10.  Johnson, H., & Cuellar Mejia, M. (2017). California's future: Housing. Public Policy Institute of California. Retrieved from:

11.  Bohn, S, & Danielson, C. (2017). Geography of child poverty in California. Public Policy Institute of California. Retrieved from:

12.  U.S. Department of Health and Human Services, Administration for Children and Families. (2017). Office of Child Support Enforcement Annual Report to Congress FY 2015. Retrieved from:
How Children Are Faring
In 2016, an estimated 20% of California children lived below the federal poverty threshold ($24,339 annually for a family of two adults and two children), up from 17% in 2007. Across counties with data in 2012-2016, official child poverty rates ranged from 10% in some Bay Area counties to 39% in parts of the Central Valley. In Fresno County, almost one in five children (19%) lived in deep poverty—i.e., on annual income lower than half the federal poverty threshold ($12,170 for two adults and two children in 2016).

The Supplemental Poverty Measure (SPM) accounts for expenses (e.g., state-level differences in housing costs) and resources (e.g., government safety net program benefits) not captured in the official poverty measure. According to SPM estimates, 24% of California children lived in poverty in 2013-2015, compared with 16% nationwide. Among California racial/ethnic groups with data, SPM estimates ranged from fewer than one in eight white children living in poverty (12%) to one in three Hispanic/Latino children (33%).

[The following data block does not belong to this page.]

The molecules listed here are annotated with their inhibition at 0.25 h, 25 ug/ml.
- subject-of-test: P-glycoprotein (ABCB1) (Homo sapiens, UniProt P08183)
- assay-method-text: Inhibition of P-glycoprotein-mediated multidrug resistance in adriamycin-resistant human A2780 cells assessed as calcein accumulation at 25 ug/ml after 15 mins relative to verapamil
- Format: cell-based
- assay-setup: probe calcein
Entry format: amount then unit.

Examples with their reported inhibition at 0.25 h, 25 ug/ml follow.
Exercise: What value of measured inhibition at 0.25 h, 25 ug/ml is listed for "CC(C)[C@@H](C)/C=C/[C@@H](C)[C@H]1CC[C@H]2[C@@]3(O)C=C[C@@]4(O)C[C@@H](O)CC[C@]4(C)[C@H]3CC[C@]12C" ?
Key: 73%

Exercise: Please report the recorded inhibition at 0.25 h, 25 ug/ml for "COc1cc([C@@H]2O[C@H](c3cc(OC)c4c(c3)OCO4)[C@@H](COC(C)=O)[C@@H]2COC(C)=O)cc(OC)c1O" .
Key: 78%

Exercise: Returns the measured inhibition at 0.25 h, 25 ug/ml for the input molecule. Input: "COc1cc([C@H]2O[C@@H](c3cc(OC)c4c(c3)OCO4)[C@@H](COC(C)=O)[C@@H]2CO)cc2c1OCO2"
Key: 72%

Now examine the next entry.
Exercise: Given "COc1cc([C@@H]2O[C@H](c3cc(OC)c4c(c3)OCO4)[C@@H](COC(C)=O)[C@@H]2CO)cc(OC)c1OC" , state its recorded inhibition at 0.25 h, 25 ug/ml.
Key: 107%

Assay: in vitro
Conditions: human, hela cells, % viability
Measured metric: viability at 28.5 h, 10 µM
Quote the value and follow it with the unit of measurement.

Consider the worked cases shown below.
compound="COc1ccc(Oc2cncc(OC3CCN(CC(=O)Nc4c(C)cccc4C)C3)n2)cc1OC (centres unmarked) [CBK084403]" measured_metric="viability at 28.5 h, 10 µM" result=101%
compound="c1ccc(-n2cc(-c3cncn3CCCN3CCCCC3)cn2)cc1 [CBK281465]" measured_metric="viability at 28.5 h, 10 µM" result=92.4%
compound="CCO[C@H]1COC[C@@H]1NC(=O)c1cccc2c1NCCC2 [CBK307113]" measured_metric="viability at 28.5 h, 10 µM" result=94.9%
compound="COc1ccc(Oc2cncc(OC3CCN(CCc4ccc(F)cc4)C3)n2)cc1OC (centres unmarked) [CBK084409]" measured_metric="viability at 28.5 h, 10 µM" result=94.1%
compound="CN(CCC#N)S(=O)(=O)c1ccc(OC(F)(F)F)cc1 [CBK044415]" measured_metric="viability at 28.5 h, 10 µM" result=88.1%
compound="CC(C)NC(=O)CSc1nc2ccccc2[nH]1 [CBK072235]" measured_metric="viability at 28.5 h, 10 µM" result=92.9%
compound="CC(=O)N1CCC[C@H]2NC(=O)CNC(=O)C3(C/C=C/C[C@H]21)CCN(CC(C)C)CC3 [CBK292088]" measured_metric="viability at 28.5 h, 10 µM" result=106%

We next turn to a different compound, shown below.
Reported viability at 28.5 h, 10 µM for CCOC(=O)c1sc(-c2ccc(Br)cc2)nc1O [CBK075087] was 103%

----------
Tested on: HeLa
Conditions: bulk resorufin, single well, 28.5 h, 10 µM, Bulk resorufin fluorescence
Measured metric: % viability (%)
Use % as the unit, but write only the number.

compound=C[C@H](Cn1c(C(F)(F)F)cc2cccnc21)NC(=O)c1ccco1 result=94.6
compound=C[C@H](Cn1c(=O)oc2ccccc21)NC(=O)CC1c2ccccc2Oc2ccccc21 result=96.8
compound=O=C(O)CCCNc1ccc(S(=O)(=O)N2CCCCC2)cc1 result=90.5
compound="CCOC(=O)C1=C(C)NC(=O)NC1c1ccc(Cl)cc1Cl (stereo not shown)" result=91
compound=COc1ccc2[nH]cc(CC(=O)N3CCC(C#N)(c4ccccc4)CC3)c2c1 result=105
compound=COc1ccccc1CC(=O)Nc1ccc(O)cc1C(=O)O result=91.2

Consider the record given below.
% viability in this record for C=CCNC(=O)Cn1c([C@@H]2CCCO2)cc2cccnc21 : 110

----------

The California Poverty Measure (CPM) builds on the SPM by adjusting for California-specific safety net policies and for regional variation in the cost of living within the state. CPM data from 2013-2015 show that 23% of children statewide lived in poverty and 5% lived in deep poverty. In the absence of social safety net programs, it is estimated that the child poverty rate would have been 14 percentage points higher and the deep poverty rate 13 percentage points higher during this period. CPM child poverty rates vary widely across counties, from 12% in Placer County to 29% in Santa Barbara County, among regions with data in 2013-2015. Overall, children whose parents are single, non-U.S. citizens, or who did not finish high school tend to experience higher rates of CPM poverty and deep poverty than children in families with married parents, U.S. citizens, and higher levels of educational attainment.
Rates of poverty among California women with a recent birth—and, by extension, their children—are especially high. Statewide, an estimated 41% of mothers with a birth in 2013-2014 lived in families with income below the federal poverty guideline ($23,850 for a family of four in 2014); for African American/black and Hispanic/Latina mothers, the poverty rate was 60%, compared with 20% or less for Asian/Pacific Islander and white mothers.

The CalWORKs program, which provides cash aid and services to needy families, served nearly 880,000 California children—a rate of 96 per 1,000—in 2017. Among counties with data, participation in CalWORKs ranged from 15 per 1,000 children in San Mateo County to 231 per 1,000 in Del Norte County.